16. The computer system of claim 15, wherein the modifying the video recording includes:

projecting a first audio focus point onto the video recording.

17. The computer system of claim 15, further comprising:

program instructions programmed to determine a second audio focus point for a second microphone of the at least one microphones; and
wherein:
the modified first video further includes a second audio display region corresponding to at least the second audio focus point.

18. The computer system of claim 15, further comprising:

program instructions programmed to adjust an audio signal played by the modified first video based, at least in part, upon a location of a cursor being within the first audio display region.

19. The computer system of claim 15, wherein the at least one microphone is directable to a plurality of individual sound sources.

20. The computer system of claim 15, wherein:

the first sound source is a physical object having a physical shape; and the first audio display region is shaped to match the physical shape of the first sound source.

Referenced Cited

U.S. Patent Documents

6141034 October 31, 2000 McCutchen
8130978 March 6, 2012 Sun
20030117527 June 26, 2003 Smith
20030160862 August 28, 2003 Charlier
20040037436 February 26, 2004 Rui
20070162839 July 12, 2007 Danty
20070216807 September 20, 2007 Otsuka
20080163379 July 3, 2008 Robinson
20080276270 November 6, 2008 Kotaru
20090252379 October 8, 2009 Kondo
20100154065 June 17, 2010 Cohen
20100265399 October 21, 2010 Inoue
20120007801 January 12, 2012 Banning
20120124602 May 17, 2012 Tan
20130160052 June 20, 2013 Ure
20130232430 September 5, 2013 Reitan
20130315404 November 28, 2013 Goldfeder
20130342731 December 26, 2013 Lee
20140143725 May 22, 2014 Lee
20140362253 December 11, 2014 Kim
20140365913 December 11, 2014 Santamaria
20140369506 December 18, 2014 Arrasvuori
20150228309 August 13, 2015 Bartlow
20160071524 March 10, 2016 Tammi
20160080684 March 17, 2016 Farrell
20160249134 August 25, 2016 Wang

Foreign Patent Documents

2324645 February 2012 EP
PCT-2007031906 March 2007 WO
PCT-2010017966 February 2010 WO
PCT-2010022453 March 2010 WO
PCT-2012158407 November 2012 WO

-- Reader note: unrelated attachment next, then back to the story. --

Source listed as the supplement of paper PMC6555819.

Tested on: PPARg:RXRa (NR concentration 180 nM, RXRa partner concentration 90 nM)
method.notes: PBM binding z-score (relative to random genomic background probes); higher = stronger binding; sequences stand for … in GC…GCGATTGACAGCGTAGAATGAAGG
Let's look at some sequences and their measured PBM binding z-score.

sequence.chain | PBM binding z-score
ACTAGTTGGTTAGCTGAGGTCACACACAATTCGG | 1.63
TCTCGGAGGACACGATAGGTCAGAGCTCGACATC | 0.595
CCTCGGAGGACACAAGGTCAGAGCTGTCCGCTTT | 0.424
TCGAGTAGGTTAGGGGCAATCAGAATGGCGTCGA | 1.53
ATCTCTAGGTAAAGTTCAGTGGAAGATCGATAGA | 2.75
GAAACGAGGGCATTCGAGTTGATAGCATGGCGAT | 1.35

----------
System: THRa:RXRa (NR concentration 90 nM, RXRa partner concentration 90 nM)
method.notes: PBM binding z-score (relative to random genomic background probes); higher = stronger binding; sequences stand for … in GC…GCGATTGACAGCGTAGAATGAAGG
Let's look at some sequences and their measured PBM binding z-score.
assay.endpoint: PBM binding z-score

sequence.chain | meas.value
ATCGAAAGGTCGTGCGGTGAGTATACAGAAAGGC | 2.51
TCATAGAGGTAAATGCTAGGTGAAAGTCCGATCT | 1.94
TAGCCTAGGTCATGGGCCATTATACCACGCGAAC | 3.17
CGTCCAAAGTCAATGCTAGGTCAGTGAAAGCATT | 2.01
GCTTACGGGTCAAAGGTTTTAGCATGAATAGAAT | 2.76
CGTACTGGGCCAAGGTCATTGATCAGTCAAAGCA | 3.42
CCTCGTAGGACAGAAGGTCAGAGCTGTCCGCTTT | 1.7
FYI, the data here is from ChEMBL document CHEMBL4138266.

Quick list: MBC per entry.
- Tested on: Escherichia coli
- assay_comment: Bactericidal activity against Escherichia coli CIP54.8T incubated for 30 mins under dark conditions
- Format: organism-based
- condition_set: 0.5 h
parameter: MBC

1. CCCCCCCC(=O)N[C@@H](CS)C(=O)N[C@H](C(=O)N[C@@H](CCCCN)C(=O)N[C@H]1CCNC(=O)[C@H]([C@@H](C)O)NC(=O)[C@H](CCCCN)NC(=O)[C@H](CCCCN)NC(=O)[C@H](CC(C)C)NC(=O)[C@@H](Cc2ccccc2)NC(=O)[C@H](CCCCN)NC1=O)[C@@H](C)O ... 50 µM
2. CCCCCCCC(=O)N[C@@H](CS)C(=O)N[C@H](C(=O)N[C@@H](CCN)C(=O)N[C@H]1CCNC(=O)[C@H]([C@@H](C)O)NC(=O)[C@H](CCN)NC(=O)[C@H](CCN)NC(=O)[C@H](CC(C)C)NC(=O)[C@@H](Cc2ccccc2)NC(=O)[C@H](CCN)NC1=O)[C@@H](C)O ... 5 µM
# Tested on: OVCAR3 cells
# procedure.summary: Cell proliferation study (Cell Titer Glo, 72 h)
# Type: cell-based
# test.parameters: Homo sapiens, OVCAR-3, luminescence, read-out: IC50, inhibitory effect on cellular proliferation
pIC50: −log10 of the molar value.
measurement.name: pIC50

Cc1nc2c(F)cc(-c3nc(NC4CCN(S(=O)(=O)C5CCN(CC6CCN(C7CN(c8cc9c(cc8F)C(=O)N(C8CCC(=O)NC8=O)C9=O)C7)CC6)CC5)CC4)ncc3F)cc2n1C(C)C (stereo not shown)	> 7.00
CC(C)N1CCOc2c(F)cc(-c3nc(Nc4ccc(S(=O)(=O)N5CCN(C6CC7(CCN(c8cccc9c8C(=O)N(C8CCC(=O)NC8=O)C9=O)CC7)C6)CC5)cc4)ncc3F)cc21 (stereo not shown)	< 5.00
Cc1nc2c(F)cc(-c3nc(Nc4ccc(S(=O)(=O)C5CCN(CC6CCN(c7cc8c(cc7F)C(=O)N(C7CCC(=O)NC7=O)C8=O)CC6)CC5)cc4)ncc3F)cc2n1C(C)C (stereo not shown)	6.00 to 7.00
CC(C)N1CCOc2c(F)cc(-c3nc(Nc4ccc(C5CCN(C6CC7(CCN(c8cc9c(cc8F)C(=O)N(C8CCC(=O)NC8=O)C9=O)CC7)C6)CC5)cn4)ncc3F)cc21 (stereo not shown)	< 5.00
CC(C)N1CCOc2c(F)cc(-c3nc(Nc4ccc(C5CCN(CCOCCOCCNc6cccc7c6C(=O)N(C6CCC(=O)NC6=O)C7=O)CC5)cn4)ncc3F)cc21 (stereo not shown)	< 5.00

Other references

  • “3D projection” Wikipedia, the free encyclopedia, page last modified on Oct. 13, 2013 at 07:19. <http://en.wikipedia.org/wiki/3D_projection>.
  • “Cocktail party effect” Wikipedia the free encyclopedia, page last modified on Oct. 17, 2013 at 9:41. <http:en//wikipedia.org/wiki/Cocktail_party-effect>.
  • Beaudouin-Lafon et al. “ENO: Synthesizing Structured Sound Spaces”. UIST '94 Proceedings of the 7th Annual ACM Symposium on User Interface Software and Technology. Nov. 2-4, 1994. pp. 49-57. New York, NY USA.
  • Cohen et al. “Augmented Audio Reality: Telepresence/VR Hybrid Acoustic Environments” 2nd IEEE International Workshop on Robot and Human Communication. Nov. 3-5, 1993. pp. 361-364. Tokyo.
  • Cohen et al. “Multidimensional audio window management”, Int. J. Man-Machine Studies (1991) 34, pp. 319-336. Copyright 1991 Academic Press Limited.
  • Meier et al. “3D VIVANT-Deliverable 3.10 3D Audio Content Generation” ICT Project Contract No. 248420. 1st Draft Aug. 26, 2011, Final Version Oct. 13, 2011. pp. 1-40.
  • Mrazovac et al “Smart Audio/Video Playback Control Based on Presence Detection and User Localization in Home Environment” 2011 Second Eastern European Regional Conference on the Engineering of Computer Based Systems, Copyright 2011. pp. 44-53.
  • Schmandt. “Audio Hallway: a Virtual Acoustic Environment for Browsing”. UIST '98 Proceeding of the 11th annual ACM symposium on User interface software and technology, San Francisco, CA pp. 163-170. Copyright 1998 ACM.
  • Appendix P List of IBM Patents or Applications Treated as Related Dated Jun. 19, 2017. Two pages.
  • Original U.S. Appl. No. 14/485,157, filed Sep. 12, 2014.

Patent History

Patent number: 10171769
Type: Grant
Filed: Jun 19, 2017
Date of Patent: Jan 1, 2019
Patent Publication Number: 20170289495
Assignee: International Business Machines Corporation (Armonk, NY)
Inventors: Robert G. Farrell (Cornwall, NY), James R. Kozloski (New Fairfield, CT)
Primary Examiner: Hung Q Dang
Assistant Examiner: Sunghyoun Park
Application Number: 15/626,193

Classifications

Current U.S. Class: Synchronization Of Presentation (715/203)
International Classification: H04N 5/77 (20060101); H04N 9/82 (20060101);